Why the UCMJ Treats Speech By Enlisted Men and Officers Differently

What is the reason for the difference? Why can a foot soldier dis the civilian Secretary of Defense, but not the Army Chief of Staff? Is the Pentagon simply taking care of its own?

Not likely. The UCMJ is not the product of military fiat, but rather a 1950 act of Congress. Congress intentionally chose to narrow the prior version of Article 88, which had covered all soldiers, in order to ensure that it applied to officers but not enlisted personnel. From a policy standpoint, why did it chose to do so?

First, Congress probably recognized that the primary purpose of Article 88 should be to prevent active military officers from meddling in politics--a persistent problem in other republics, both ancient and modern.

At the same time, there was probably a recognition that earlier versions of Article 88 had overreached in punishing the views of rank and file soldiers. While serving in previous conflicts, dozens of enlisted men were court-martialed for expressing mildly derogatory views about Presidents Lincoln, Wilson and Roosevelt, even in private conversation and correspondence.

That makes sense, for many enlisted personnel are not far removed from civilian life. Their military service is more likely a temporary status than a career choice.

Indeed, in the case of draftees, who provided the bulk of the U.S. fighting force in the Civil War, both World Wars, Korea and Vietnam, it is not even a voluntary status. In a democracy, to deny conscripts the right to voice criticism of their own civilian leaders--very often the same ones who sent them to fight and die--seems grotesque.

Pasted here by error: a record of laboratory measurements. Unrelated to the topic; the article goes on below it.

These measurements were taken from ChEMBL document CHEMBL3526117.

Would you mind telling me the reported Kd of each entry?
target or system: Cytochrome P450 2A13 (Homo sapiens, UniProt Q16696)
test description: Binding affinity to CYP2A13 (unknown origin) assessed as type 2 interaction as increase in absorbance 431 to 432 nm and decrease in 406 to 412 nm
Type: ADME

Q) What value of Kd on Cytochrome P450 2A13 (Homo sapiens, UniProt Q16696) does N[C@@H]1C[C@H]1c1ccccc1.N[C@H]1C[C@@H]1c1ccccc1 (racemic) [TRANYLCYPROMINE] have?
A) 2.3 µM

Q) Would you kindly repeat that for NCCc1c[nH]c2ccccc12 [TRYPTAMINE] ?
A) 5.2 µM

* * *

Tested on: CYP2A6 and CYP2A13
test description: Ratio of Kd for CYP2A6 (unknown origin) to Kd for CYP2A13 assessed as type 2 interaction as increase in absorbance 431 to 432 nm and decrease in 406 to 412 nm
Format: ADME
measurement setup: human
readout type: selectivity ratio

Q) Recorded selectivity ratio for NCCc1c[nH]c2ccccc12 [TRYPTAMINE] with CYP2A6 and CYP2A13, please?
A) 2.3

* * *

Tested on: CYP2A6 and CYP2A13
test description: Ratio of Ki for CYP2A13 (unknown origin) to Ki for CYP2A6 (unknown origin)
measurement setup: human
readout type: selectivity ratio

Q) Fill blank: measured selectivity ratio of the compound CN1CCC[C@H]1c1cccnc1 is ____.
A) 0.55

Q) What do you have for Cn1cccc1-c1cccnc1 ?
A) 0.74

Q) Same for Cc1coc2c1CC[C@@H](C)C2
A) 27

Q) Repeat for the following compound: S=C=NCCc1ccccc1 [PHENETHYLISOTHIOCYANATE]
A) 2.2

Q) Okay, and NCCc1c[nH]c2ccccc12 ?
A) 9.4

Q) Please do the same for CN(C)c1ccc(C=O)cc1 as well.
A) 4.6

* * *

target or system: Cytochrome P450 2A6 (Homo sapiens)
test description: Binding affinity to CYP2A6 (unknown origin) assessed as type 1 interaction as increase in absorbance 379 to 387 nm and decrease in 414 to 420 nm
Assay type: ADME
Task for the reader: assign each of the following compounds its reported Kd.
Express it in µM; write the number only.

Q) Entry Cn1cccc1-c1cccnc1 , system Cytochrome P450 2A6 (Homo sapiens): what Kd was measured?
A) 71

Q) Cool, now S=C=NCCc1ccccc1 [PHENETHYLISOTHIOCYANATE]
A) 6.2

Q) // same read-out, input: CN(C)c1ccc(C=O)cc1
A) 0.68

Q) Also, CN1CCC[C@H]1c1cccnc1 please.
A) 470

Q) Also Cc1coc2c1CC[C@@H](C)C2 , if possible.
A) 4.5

Moreover, it was arguably in Congress's own self-interest to let enlisted personnel speak out. Practically speaking, the grumbling of enlisted personnel can give valuable signals to elected officials about the true course of military campaigns, which may otherwise be filtered out by overly optimistic generals. Congress is more powerful when it can contrast optimistic assessments such as Rumsfeld's with on-the-ground complaints like O'Dell's.

Why Officers Must Still Hold Their Tongues

Commissioned officers are not so lucky when it comes to political expression. In recent years, Article 88 has ensnared several would-be commentators.

Actual court martials have been very rare. But administrative punishments, forced retirements and potentially chilling warnings have not.

During the Vietnam War, an Army lieutenant was successfully court-martialed for marching in an antiwar demonstration while carrying a sign that assailed President Johnson's "ignorance" and "fascist aggression."

More recently, a number of military officers faced disciplinary action after drawing attention to deficiencies in President Clinton's moral character - an activity which for civilians seemed to constitute a hearty national pastime throughout the 1990s. These cases, while relatively few in number, became emblematic of Clinton's difficult relations with the military, particularly its professional officer corps.

For example, Maj. Gen. Harold Campbell was compelled to retire after referring, no doubt affectionately, to the "gay-loving," "womanizing," "draft-dodging" and "pot-smoking" President in a speech at an Air Force banquet. Other officers received reprimands for characterizing their Commander-in-Chief as a "lying draft dodger," a "moral coward," and an "adulterous liar" in letters to their local newspapers.

Even retired officers may be at risk when they speak out - as Lt. Col. Michael J. Davidson noted in his July 1999 Army Lawyer article, "Contemptuous Speech Against the President." Davidson noted that Article 88 may apply to retired commissioned officers by virtue of other articles of the UCMJ.